Ford Hall Turns 100

by Rick Teller '70, Williston Northampton Archivist

Williston Northampton is 175 years old this year.  But almost forgotten amidst the dodransbicentennial [yes, it’s a real word!] hoopla is another milestone: Ford Hall opened a century ago this fall.

Ford in 1916, with the original landscaping.
Ford in 1916, with the original landscaping.

After the Homestead, it is the first structure to have been built on the so-called “new” campus.  The Senior Dorm.  (Not any more.)  The Gold Coast.  (No longer.)  The Fraternity.  (Ditto — perhaps, perhaps not.)  Even in these unsentimental twenty-teens, some students — many of them the sons of alumni — will claim that to live in Ford Hall is to have arrived.  It goes without saying that their non-Ford peers might not agree.

Ford from the Quad, 1916, with newly-planted elm trees.
Ford from the Quad, 1916, with newly-planted elm trees.

But if any campus building can be said to embody Tradition, with a capital T, it must be Ford.  No doubt some individual traditions are best left unrecorded in a family publication like the From the Archives.  Alumni of various generations will recognize references to the Phantom, those “useless” fireplaces, the Bomb Sight, the Great Newspaper Caper, Couchie’s Carlings, and the mythical Kid Who Was Taught His Colors Wrong.  If you have to ask, you weren’t there.

Four decades since the previous picture, the campus was shaded by gorgeous mature elms. Sadly, by the late 1960s they had all succumbed to the Dutch elm blight and were replaced by maples.

On the other hand, readers who were there are invited to add their favorite Ford Hall stories to the comment form at the bottom of this article.  What, after all, is a history blog for?  Be advised, though, that publication is likely, unless you’ve forgotten that there is no statute of limitations on good taste.

Another early view. The water tower was removed in 1929, to make way for the Recreation (Reed Campus) Center.
Another early view. The water tower was removed in 1929, to make way for the Recreation (Reed Campus) Center.

It is hard to imagine that a structure so much a part of the fabric of Williston Northampton life was almost never built.  Samuel and Emily Williston’s estates had provided an endowment for the operation of the school, which was originally situated at the head of Main Street, on a site now occupied by two banks and a supermarket.  Emily’s will conveyed the Homestead and surrounding land — the present campus — to Williston Seminary, with the proviso that the school erect at least one new building on the property. Continue reading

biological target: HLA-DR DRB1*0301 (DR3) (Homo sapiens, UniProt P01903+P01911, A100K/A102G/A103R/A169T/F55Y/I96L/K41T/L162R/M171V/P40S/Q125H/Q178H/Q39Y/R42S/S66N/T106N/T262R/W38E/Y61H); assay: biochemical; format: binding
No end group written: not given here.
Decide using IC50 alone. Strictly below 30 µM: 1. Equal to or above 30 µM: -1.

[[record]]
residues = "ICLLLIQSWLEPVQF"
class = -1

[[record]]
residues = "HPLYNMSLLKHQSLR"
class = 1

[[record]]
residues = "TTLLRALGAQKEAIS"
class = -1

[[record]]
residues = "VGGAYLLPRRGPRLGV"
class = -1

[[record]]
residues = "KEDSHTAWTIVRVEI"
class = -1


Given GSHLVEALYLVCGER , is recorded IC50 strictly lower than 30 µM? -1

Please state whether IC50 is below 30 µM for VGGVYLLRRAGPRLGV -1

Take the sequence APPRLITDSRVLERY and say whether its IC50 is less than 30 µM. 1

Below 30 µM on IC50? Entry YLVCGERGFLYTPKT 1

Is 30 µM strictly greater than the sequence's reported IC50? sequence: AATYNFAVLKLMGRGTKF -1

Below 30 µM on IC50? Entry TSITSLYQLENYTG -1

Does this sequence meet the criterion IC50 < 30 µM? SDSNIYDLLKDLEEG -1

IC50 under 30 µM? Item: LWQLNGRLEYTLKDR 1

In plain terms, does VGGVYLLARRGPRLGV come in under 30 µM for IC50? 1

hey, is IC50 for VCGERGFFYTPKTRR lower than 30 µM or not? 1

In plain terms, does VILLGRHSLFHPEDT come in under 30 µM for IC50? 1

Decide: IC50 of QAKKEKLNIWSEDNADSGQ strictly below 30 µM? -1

The Second-Best Ford Hall Practical Joke Ever

Names have been changed to protect the reputations of the guilty.

Once upon a midnight dreary not too many years ago, a Ford Hall dorm master – specifically, the occupant of an apartment overlooking the Pond and Victory Bell – was contemplating bedtime.  The dorm was quiet, the inmates apparently enjoying their guileless dreams, when all at once . . .

912_1513-lrCLANG!  CLANG!  CLANG!  The teacher – we’ll call him Mr. Ford – sprang from his bed and looked out the window, where he could see a shadowy figure ringing the Victory Bell.  Mr. Ford threw open the window.  “Now cut that out,” he shouted – or words to that effect.

CLANG!  CLANG!  The ringing continued.  So Mr. Ford threw on his bathrobe, descended several flights of stairs, and emerged to confront the misguided Quasimodo.  “Please stop,” called Mr. Ford – or words to that effect.

CLANG! Mr. Ford had had enough.  “What the heck is wrong with you” (or words, etc.), he shouted, as he grabbed the bellringer’s arm and spun him around.

The arm came off.  “Aaughh!” screamed Mr. Ford, as gales of laughter descended from the upper stories.  The villains had constructed a straw effigy, tied its arm to the ringer, and operated the bell by means of a length of nylon fishline strung from a window.

And what was the very best Ford Hall Prank Ever?  We’re going to save that for another day.  Subscribe to From the Archives and you’ll never miss a post!

Photo by Ken Edwards '70
Photo by Ken Edwards ’70